Sverre Fehn, Glacier Museum (1991), Fjærland, Norway. With the glaciers on the surrounding mountains, the museum appears to have been deposited in the landscape after the glaciers receded. Photo: author

Finland: Finnish architects expanded modernism through expressing an understanding of culture, site, and programme; that is the architectural brief that describes the spaces and relationships for the building. Käpy and Simo Paavilainen’s Olari Church (1981) and Paimio Parish Centre (1989), and Juha Leiviskä’s Myyrmäki (1984) and Männistö (1992) churches combine responsiveness to context with stunning day-lighted interiors. Juhani Pallasmaa’s Rovaniemi art museum (1986) transforms rationalism into a considered experiential architecture. Gullichsen, Kairamo and Vormala’s work expresses the unique sensibility of each designer: Gullichsen the modernist, Kairamo the constructivist, and Vormala the vernacularist. 

A decade hiatus followed the Pietiläs’ initial success, but their Lieksa church (1982), Tampere Library (1983), and Finnish Presidential Residence (1993) recaptured their earlier expressiveness. 

Finnish neo-modernist work included Pekka Helin and Tuomo Siitonen’s Nokia headquarters (1997); Arto Sipinen’s Tapiola Cultural Centre (1989) and Lahti City Library (1990); and, Heikkinen and Komonen’s Rovaniemi airport (1992) and Finnish Embassy in Washington, D.C. (1993).

MONARK’s Finnish Pavilion for the ‘92 Expo projected a more animated architecture, as did Heikkinen and Komonen’s deconstructivist-influenced Heureka Science Center (1988), and Ilmo Valjakka’s media house (1993). 

Iceland: Iceland’s Studio Granda produced exceptional public buildings including the Reykjavik City Hall (1992) and Iceland Supreme Court (1996). The Blue Lagoon geothermal spa (1999) by VA arkitekta; Gláma-Kim Arkitektar’s Red Cross Building (1997); the Kópavogur Concert Hall (1999) by Lindal and Ásgeirsson; the Blönduós Church (1993) by Maggi Jónsson; Ingimundur Sveinsson’s 'The Pearl' (Perlan, 1991), and Hafnarfjör?ur Congregation Centre and Music School (1998) by Studio Trö? represent expressive, late-twentieth century Icelandic developments. 

Faroe Islands and Greenland: In the Faroe Islands, Ola Steen and Kolbrún Ragnarsdóttir’s Nordic House (1983) is a sensitive adaptation of modernism to local conditions, while J. P. Gregorissen’s Faroe Islands Art Museum (1993) critically reinterprets Faroese architectural traditions. An elegant undulating wooden form defines Schmidt, Hammer & Lassen’s Katuaq Cultural Centre (1997) in Nuuk, Greenland.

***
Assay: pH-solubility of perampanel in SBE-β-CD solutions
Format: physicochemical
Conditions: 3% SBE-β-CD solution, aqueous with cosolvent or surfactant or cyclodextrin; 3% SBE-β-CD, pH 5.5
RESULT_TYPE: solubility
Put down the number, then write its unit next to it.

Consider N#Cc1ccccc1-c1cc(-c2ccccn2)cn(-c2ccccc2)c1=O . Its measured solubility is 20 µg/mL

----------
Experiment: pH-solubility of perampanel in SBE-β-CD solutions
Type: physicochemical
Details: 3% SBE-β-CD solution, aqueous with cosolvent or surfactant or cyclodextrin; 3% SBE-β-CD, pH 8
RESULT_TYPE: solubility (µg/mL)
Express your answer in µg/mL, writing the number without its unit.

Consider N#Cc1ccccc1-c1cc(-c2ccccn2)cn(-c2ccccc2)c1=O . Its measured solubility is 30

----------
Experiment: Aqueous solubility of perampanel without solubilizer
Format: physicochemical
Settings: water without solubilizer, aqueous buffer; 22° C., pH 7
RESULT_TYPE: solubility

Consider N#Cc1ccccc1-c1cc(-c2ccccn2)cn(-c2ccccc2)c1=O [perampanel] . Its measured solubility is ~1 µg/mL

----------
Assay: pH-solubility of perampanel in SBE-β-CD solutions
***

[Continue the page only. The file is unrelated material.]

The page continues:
A large building with a light brown cover. It is very long and a bit wavy (not straight).

Schmidt, Hammer & Lassen’s Katuaq Cultural Centre (1997) in Nuuk, Greenland. Photo: Alankomaat (Public domain)

Further afield: Ending the millennium and century, the Nordic Embassies complex (1999) in Berlin creates a unique architectural ensemble. Berger + Parkkinen Architekten’s overall planning and Nordic Building is reinforced through VIIVA Arkkitehtuuri’s Finnish Embassy, Gert Wingårdh’s Swedish Embassy, Snøhetta’s Norwegian Embassy, Palmar Krismundsson Icelandic Embassy, and 3xNielsen’s Danish Embassy. The integrity of the complex and individual expression of each building results from a shared language of materials and elements that endow the buildings with qualities that are simultaneously contemporary and traditional. Like the 1930 Stockholm Exhibition, the complex embodies architectural modernity, internationalism, and progressiveness, while emblematic of a culturally and aesthetically relevant expression of Nordic architecture. 

While this article focuses on examples in the Nordic, Nordic architects did influence worldwide architectural directions. Simultaneously, more international architects began practicing in the Nordics. Acknowledgement of Nordic influence is witnessed, amongst other things, in two architects receiving the prestigious Pritzker Architecture Prize: Sverre Fehn (1997) and Jørn Utzon (2003). 

The dialogue between modernity and tradition informing Nordic architecture since World War II provided a creative and expressive foundation for the second half of the twentieth century. In the late 1980s Finnish architect and theoretician Juhani Pallasmaa stated:

“Modernism is the self-evident architectural condition of the Nordic democracies . . . The mission of Nordic architecture lies in the continuous development of the tradition of socially concerned, responsive, and assimilative Modernism.”

He sums up what is seen as the Nordic desire to create modern, progressive, urban, and democratic societies and many commentators consider that this desire has matured to fruition, both socially and architecturally in the twentieth-first century.


Further Reading:

  • C. Norberg-Schulz, Nightlands: Nordic Building (Cambridge, MA: MIT Press, 1996).
  • D. Sokol, Nordic Architects (Stockholm: Arvinius Förlag, 2008). 
  • H. Plummer, Nordic Light: Modern Scandinavian Architecture (New York: Thames & Hudson, 2012).
  • M. A. Andersen, ed., Nordic Architects Write: A Documentary Anthology (London: Routledge, 2008).
  • M. C. Donnelly, Architecture in the Scandinavian Countries (Cambridge, MA: MIT Press, 1992).
  • M-R Norri, and M. Kärkkäinen, Five Masters of the North (Helsinki: Museum of Finnish Architecture, 1992). 
  • N-O Lund, Nordic Architecture (Copenhagen: Arkitektens Forlag, 2008). 
  • W. C. Miller, Nordic Modernism: Scandinavian Architecture 1890-2015 (London: Crowood Press, 2016).